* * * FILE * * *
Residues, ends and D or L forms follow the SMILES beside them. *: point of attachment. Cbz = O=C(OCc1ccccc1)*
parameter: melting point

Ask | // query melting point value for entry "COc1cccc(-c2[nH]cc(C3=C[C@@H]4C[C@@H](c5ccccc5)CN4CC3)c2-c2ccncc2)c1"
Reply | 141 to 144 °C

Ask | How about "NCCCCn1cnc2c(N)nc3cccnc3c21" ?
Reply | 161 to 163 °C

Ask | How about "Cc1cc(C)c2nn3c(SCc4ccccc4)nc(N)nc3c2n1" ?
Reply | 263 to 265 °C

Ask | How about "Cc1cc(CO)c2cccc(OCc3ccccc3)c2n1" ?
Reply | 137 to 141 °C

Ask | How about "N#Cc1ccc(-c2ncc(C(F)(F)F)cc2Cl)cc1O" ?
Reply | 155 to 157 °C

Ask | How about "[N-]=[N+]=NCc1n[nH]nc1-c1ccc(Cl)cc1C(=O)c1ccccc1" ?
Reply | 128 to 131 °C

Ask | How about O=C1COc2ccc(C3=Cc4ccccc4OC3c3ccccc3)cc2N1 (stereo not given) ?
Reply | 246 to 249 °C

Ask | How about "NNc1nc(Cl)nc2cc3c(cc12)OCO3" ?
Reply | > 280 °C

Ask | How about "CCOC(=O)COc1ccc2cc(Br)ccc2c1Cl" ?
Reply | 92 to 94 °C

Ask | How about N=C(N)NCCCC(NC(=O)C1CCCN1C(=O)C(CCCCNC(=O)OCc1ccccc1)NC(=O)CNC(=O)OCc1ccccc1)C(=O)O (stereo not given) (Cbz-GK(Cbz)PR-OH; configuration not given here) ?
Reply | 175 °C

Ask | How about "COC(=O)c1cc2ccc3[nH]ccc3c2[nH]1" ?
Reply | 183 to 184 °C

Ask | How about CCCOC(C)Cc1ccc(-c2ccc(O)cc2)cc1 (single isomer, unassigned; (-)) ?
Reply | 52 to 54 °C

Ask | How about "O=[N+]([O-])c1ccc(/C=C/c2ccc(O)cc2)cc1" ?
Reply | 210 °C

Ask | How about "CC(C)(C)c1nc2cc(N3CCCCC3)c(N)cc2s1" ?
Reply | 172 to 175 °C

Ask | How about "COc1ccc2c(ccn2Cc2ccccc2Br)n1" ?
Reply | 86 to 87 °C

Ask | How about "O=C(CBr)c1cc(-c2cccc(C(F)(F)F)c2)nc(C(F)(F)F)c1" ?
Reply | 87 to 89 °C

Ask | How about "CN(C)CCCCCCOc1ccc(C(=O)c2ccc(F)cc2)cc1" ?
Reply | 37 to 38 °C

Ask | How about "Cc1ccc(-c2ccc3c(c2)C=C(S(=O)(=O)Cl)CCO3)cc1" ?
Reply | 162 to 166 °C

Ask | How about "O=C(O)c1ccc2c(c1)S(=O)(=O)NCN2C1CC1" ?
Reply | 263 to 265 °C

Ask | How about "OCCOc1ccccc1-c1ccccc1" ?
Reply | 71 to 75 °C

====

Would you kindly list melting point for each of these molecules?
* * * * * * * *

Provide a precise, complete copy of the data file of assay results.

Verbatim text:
Residues, ends and D or L forms follow the SMILES beside them. *: point of attachment. Cbz = O=C(OCc1ccccc1)*
parameter: melting point

Ask | // query melting point value for entry "COc1cccc(-c2[nH]cc(C3=C[C@@H]4C[C@@H](c5ccccc5)CN4CC3)c2-c2ccncc2)c1"
Reply | 141 to 144 °C

Ask | How about "NCCCCn1cnc2c(N)nc3cccnc3c21" ?
Reply | 161 to 163 °C

Ask | How about "Cc1cc(C)c2nn3c(SCc4ccccc4)nc(N)nc3c2n1" ?
Reply | 263 to 265 °C

Ask | How about "Cc1cc(CO)c2cccc(OCc3ccccc3)c2n1" ?
Reply | 137 to 141 °C

Ask | How about "N#Cc1ccc(-c2ncc(C(F)(F)F)cc2Cl)cc1O" ?
Reply | 155 to 157 °C

Ask | How about "[N-]=[N+]=NCc1n[nH]nc1-c1ccc(Cl)cc1C(=O)c1ccccc1" ?
Reply | 128 to 131 °C

Ask | How about O=C1COc2ccc(C3=Cc4ccccc4OC3c3ccccc3)cc2N1 (stereo not given) ?
Reply | 246 to 249 °C

Ask | How about "NNc1nc(Cl)nc2cc3c(cc12)OCO3" ?
Reply | > 280 °C

Ask | How about "CCOC(=O)COc1ccc2cc(Br)ccc2c1Cl" ?
Reply | 92 to 94 °C

Ask | How about N=C(N)NCCCC(NC(=O)C1CCCN1C(=O)C(CCCCNC(=O)OCc1ccccc1)NC(=O)CNC(=O)OCc1ccccc1)C(=O)O (stereo not given) (Cbz-GK(Cbz)PR-OH; configuration not given here) ?
Reply | 175 °C

Ask | How about "COC(=O)c1cc2ccc3[nH]ccc3c2[nH]1" ?
Reply | 183 to 184 °C

Ask | How about CCCOC(C)Cc1ccc(-c2ccc(O)cc2)cc1 (single isomer, unassigned; (-)) ?
Reply | 52 to 54 °C

Ask | How about "O=[N+]([O-])c1ccc(/C=C/c2ccc(O)cc2)cc1" ?
Reply | 210 °C

Ask | How about "CC(C)(C)c1nc2cc(N3CCCCC3)c(N)cc2s1" ?
Reply | 172 to 175 °C

Ask | How about "COc1ccc2c(ccn2Cc2ccccc2Br)n1" ?
Reply | 86 to 87 °C

Ask | How about "O=C(CBr)c1cc(-c2cccc(C(F)(F)F)c2)nc(C(F)(F)F)c1" ?
Reply | 87 to 89 °C

Ask | How about "CN(C)CCCCCCOc1ccc(C(=O)c2ccc(F)cc2)cc1" ?
Reply | 37 to 38 °C

Ask | How about "Cc1ccc(-c2ccc3c(c2)C=C(S(=O)(=O)Cl)CCO3)cc1" ?
Reply | 162 to 166 °C

Ask | How about "O=C(O)c1ccc2c(c1)S(=O)(=O)NCN2C1CC1" ?
Reply | 263 to 265 °C

Ask | How about "OCCOc1ccccc1-c1ccccc1" ?
Reply | 71 to 75 °C

====

Would you kindly list melting point for each of these molecules?